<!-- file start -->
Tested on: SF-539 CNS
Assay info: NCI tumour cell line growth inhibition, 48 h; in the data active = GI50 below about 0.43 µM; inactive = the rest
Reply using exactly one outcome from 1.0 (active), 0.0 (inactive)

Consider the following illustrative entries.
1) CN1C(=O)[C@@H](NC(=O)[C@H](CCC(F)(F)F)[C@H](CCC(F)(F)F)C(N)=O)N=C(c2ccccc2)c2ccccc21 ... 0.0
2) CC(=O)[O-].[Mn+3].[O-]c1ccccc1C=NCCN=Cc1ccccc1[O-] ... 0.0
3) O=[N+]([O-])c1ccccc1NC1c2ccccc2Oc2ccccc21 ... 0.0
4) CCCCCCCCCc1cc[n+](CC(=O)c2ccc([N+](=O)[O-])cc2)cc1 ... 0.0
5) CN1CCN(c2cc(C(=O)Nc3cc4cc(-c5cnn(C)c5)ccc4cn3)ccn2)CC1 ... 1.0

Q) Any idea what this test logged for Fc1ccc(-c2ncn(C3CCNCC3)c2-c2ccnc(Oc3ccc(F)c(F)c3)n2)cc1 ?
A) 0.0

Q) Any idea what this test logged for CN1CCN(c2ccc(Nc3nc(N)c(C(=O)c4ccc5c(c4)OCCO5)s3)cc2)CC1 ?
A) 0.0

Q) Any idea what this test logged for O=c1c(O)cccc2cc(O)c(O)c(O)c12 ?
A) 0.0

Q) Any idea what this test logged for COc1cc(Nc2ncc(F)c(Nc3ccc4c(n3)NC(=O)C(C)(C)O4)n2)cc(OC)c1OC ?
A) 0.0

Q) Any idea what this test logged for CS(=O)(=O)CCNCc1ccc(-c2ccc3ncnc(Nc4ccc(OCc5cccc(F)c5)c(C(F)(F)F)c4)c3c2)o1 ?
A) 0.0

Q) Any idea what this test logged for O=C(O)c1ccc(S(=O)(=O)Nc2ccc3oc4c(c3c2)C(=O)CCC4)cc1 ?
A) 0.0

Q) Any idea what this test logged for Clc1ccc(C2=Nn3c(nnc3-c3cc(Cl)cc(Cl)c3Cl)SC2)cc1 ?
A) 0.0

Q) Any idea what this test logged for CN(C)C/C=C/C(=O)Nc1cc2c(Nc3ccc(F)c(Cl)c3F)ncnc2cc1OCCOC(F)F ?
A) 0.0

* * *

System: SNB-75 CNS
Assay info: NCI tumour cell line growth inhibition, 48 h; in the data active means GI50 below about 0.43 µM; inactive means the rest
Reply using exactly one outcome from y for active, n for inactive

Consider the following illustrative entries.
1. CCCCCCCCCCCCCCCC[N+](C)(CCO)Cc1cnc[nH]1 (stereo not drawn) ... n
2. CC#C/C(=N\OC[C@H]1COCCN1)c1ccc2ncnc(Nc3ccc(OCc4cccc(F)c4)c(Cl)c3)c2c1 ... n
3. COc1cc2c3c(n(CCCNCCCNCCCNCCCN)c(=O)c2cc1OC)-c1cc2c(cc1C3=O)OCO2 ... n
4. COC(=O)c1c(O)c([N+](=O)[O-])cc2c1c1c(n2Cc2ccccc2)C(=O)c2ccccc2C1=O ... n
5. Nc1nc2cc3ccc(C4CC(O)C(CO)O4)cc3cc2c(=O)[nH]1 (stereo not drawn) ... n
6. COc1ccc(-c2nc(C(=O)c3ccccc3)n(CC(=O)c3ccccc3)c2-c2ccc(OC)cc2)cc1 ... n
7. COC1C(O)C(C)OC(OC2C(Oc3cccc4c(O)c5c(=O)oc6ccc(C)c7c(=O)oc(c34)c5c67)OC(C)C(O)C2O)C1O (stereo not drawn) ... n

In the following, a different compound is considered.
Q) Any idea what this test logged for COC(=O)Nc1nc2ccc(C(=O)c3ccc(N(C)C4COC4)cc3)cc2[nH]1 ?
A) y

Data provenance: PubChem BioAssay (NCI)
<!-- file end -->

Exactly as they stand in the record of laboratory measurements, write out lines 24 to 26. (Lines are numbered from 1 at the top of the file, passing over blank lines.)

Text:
Q) Any idea what this test logged for CN(C)C/C=C/C(=O)Nc1cc2c(Nc3ccc(F)c(Cl)c3F)ncnc2cc1OCCOC(F)F ?
A) 0.0

* * *